Finding a home in London

Are you coming to London from overseas for work or study?  Do you need a nice place to live?  How do you find one?  For a house or apartment that’s right for you, try starting here… 

London is a big city, with a real variety of accommodation options. There are many different areas, many different types of home, and many ways to find one. 

You’ll need to ask yourself a lot of questions along the way… 

Firstly, do you want to rent or buy? Secondly, what’s your budget? In other words, how much money do you want to spend? These are the two main things that will influence what you look for and where you look. 

Which area to choose 

So how do you know where you’d like to live, and what kind of place? Ask people that you know for help. Visit the city first if you can. Look online and in the newspapers for advice. Two good websites for London are the TimeOut London area guides and The Guardian newspaper’s “Let’s move to…” series. Both will help you to find lots of useful information about some of the different parts of London. 

Are you moving here for work or study? You may want to live close to your workplace or place of study. Think about the transport links in advance, so that your journey home isn’t too long or complicated. Under 30 minutes is great. Over an hour is a lot of travelling time. Transport for London’s journey planner can help you with this. Or try Google Maps. 

Where are houses and flats advertised? 

So, when you’ve chosen an area and decided whether you’d like to rent or buy, what next? Again, online is a good place to start. You can find out a lot of information without needing to go anywhere. There are several good websites that can help you with this: try RightmoveZoopla and OnTheMarket.com. All three have good search functions that help you to find something at the right price, either to rent or buy. 

Homes are offered for sale or rent in different ways. Some can be found privately through newspaper adverts or websites such as Gumtree or Loot and some through an estate agent. 

Once again, there’s a lot of information available online about how to proceed. For clear, impartial advice when buying a house, try the independent organisation Which?. It can be a complex, expensive and long process, so always get trusted advice. 

Essential vocabulary for describing properties 

If you plan to rent a house or apartment/flat, then you may hear some new words.  Places can be offered unfurnished or furnished, i.e. an empty house/flat or one with furniture and appliances.  So, if you don’t want to buy a bed, table, chairs and a microwave then choose furnished! 

Places are normally offered based on the number of bedrooms they have. The smallest might be a bedsit or studio flat – typically just one room with a bed, small cooking area and living area combined, perhaps with a separate bathroom.  The largest might be a four or five bedroom flat. A penthouse flat is the one at the top floor of a building. A basement or lower-ground floor flat is at the bottom of the building, but it will have windows! Others would be ground-floorfirst-floorsecond-floor flats, etc.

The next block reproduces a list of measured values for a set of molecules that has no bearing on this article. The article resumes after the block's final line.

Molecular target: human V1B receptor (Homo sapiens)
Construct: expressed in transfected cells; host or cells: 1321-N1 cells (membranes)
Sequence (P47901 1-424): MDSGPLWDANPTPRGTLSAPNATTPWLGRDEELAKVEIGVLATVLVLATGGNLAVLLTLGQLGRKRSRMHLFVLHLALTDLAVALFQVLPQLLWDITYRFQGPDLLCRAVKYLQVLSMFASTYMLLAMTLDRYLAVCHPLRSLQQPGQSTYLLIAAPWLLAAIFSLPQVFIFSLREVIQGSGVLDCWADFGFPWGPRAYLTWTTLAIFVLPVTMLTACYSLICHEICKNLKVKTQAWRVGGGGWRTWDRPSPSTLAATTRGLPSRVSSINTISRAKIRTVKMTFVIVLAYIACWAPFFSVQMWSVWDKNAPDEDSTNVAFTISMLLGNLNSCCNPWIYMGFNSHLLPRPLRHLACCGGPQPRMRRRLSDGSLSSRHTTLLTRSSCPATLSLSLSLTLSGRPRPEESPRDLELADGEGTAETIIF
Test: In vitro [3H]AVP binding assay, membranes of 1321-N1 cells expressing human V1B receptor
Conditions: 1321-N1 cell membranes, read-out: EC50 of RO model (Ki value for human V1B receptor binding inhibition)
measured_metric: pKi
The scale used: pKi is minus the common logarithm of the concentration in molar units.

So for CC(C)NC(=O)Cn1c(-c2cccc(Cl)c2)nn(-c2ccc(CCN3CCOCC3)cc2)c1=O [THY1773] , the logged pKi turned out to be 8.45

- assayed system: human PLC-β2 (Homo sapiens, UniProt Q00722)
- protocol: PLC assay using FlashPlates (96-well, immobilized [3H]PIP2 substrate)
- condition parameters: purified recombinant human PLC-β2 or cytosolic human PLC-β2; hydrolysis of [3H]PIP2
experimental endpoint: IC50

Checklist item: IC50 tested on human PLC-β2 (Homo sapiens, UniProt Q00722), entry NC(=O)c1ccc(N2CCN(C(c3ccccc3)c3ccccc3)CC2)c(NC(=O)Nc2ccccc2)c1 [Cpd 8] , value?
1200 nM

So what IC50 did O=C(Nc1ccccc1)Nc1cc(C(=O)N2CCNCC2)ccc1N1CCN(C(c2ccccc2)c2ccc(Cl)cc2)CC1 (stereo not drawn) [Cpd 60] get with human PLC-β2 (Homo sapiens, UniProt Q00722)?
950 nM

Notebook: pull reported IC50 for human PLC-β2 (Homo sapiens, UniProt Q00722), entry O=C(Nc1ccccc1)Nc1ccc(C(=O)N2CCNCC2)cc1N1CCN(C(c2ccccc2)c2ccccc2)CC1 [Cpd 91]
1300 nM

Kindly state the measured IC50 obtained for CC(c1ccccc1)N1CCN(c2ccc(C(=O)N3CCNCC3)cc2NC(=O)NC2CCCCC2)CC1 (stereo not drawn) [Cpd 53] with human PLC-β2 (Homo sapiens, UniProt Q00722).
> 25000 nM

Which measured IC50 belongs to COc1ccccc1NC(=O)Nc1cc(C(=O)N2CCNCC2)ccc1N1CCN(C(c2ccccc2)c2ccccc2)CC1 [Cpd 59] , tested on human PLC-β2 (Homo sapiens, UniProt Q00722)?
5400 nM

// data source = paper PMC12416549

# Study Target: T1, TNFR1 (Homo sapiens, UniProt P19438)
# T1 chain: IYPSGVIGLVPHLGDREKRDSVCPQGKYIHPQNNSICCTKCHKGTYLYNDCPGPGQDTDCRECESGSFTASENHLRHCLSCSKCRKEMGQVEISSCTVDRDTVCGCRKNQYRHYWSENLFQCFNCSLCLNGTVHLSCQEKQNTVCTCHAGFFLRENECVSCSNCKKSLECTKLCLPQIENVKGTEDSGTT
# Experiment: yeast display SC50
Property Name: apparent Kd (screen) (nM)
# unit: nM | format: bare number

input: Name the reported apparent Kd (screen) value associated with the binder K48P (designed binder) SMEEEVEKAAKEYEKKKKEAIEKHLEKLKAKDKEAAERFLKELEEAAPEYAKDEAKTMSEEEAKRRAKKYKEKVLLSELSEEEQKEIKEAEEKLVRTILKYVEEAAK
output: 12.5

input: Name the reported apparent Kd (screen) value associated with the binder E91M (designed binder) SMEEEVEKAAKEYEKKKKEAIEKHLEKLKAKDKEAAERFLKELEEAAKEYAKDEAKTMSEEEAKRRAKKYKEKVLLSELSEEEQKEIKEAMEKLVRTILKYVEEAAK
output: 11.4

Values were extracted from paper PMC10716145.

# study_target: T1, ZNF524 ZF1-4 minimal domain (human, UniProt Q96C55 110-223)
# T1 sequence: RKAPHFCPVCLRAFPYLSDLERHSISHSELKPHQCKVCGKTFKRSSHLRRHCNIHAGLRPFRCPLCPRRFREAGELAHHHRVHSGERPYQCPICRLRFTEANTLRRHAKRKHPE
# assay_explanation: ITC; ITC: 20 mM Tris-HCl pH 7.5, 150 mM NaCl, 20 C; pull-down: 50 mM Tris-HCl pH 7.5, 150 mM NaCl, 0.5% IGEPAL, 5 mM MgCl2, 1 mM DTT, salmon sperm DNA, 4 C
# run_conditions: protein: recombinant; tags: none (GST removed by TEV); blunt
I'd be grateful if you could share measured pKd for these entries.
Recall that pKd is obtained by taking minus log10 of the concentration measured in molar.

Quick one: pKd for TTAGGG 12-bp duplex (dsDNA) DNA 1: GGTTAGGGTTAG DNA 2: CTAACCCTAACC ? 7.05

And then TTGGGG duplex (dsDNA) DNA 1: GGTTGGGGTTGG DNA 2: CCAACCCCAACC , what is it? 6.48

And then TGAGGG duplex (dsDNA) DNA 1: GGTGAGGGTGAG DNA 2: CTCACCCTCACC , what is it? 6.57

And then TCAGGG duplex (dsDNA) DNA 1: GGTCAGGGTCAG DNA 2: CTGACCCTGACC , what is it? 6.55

You may choose a flat to yourself or a larger flat or house to share with others.  Think about bills/utilities– are electricity, gas, heating and water included in your rent? If you’re lucky enough to have a garden, is it south-facing? If not, the winter mornings may be quite cold as you won’t get the direct sunlight. 

Talk to some local estate agents in the area you have chosen. Tell them what you are looking for and ask them what they have available. If it’s within a short walk of the nearest Tube station or bus stop then that will be helpful. You might like to arrange a viewing – make an appointment to go and visit the property with the agent. 

Useful questions to ask the estate agent 

Some useful expressions to use with an estate agent include: "I'm looking for a one/two/three-bedroom apartment", “I’d like to live in a quiet/busy street”, “I’d like to be near to the station/school/shops/park”, “I don’t want to pay more than £x per month”, “I’d like to move in by the end of this month / next month”. 

The agent will have lots of questions for you: “What’s your budget?  What size flat are you looking for?  What’s your timeline?  Are you working or studying?  What length of contract do you need?  Which area would you like to live/rent in?”, etc. 

Using an estate agent to rent a flat or house 

If you choose to rent through an estate agent, they will need to check that you are genuine.  You’ll need to give references to them – letters from your employer or school that help to prove who you are and why you can be trusted. Once you’ve found a place then you’ll normally have to sign a tenancy agreement – a contract for perhaps 6 or 12 months – where you promise to pay the rent for this period. Once again, Which? Can help with advice on renting. You normally pay a deposit at the beginning – a large sum of money which the agent holds until you finish renting the home. If you damage the property or remove things from it when you leave then you may not get your deposit back. Rent is normally paid monthly, in advance, often by Direct Debit from your UK bank account. Setting up a UK bank account as soon as possible is a good idea, though sometimes this is difficult without a UK home address! 

Signing the contract 

When you get to the point of signing a contract, make sure you understand what you are signing.  Again, get good advice before you commit.  For help with the meaning of some of the more complicated vocabulary why not try the Cambridge Learner’s Dictionary before you go to Google Translate! Good luck, and happy house-hunting! 


This blog post was written by Andrew, one of our trainers at The London School of English


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